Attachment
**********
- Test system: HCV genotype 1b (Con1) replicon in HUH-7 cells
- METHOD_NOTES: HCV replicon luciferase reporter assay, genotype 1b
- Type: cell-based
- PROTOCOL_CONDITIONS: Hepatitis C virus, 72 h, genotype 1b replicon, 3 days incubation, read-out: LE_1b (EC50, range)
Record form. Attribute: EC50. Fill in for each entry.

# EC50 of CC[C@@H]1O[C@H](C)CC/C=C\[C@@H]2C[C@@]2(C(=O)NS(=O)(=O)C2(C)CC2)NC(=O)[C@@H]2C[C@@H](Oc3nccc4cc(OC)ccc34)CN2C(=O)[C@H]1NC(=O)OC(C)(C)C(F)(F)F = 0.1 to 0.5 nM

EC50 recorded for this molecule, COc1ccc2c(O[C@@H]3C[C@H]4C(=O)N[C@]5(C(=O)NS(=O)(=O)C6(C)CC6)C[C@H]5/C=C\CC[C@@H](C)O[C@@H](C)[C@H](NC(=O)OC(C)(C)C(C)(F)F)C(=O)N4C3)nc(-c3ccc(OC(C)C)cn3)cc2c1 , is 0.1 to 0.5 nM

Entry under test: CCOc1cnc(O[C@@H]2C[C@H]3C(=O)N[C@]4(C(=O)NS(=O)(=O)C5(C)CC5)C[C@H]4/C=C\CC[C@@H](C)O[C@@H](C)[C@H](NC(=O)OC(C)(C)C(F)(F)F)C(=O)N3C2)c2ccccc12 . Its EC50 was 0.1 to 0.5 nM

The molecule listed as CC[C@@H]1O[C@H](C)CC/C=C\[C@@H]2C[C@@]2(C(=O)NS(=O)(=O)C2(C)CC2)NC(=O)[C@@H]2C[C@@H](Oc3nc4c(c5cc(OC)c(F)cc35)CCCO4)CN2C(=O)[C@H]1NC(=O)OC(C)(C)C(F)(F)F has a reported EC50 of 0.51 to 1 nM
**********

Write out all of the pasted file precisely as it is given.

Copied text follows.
- Test system: HCV genotype 1b (Con1) replicon in HUH-7 cells
- METHOD_NOTES: HCV replicon luciferase reporter assay, genotype 1b
- Type: cell-based
- PROTOCOL_CONDITIONS: Hepatitis C virus, 72 h, genotype 1b replicon, 3 days incubation, read-out: LE_1b (EC50, range)
Record form. Attribute: EC50. Fill in for each entry.

# EC50 of CC[C@@H]1O[C@H](C)CC/C=C\[C@@H]2C[C@@]2(C(=O)NS(=O)(=O)C2(C)CC2)NC(=O)[C@@H]2C[C@@H](Oc3nccc4cc(OC)ccc34)CN2C(=O)[C@H]1NC(=O)OC(C)(C)C(F)(F)F = 0.1 to 0.5 nM

EC50 recorded for this molecule, COc1ccc2c(O[C@@H]3C[C@H]4C(=O)N[C@]5(C(=O)NS(=O)(=O)C6(C)CC6)C[C@H]5/C=C\CC[C@@H](C)O[C@@H](C)[C@H](NC(=O)OC(C)(C)C(C)(F)F)C(=O)N4C3)nc(-c3ccc(OC(C)C)cn3)cc2c1 , is 0.1 to 0.5 nM

Entry under test: CCOc1cnc(O[C@@H]2C[C@H]3C(=O)N[C@]4(C(=O)NS(=O)(=O)C5(C)CC5)C[C@H]4/C=C\CC[C@@H](C)O[C@@H](C)[C@H](NC(=O)OC(C)(C)C(F)(F)F)C(=O)N3C2)c2ccccc12 . Its EC50 was 0.1 to 0.5 nM

The molecule listed as CC[C@@H]1O[C@H](C)CC/C=C\[C@@H]2C[C@@]2(C(=O)NS(=O)(=O)C2(C)CC2)NC(=O)[C@@H]2C[C@@H](Oc3nc4c(c5cc(OC)c(F)cc35)CCCO4)CN2C(=O)[C@H]1NC(=O)OC(C)(C)C(F)(F)F has a reported EC50 of 0.51 to 1 nM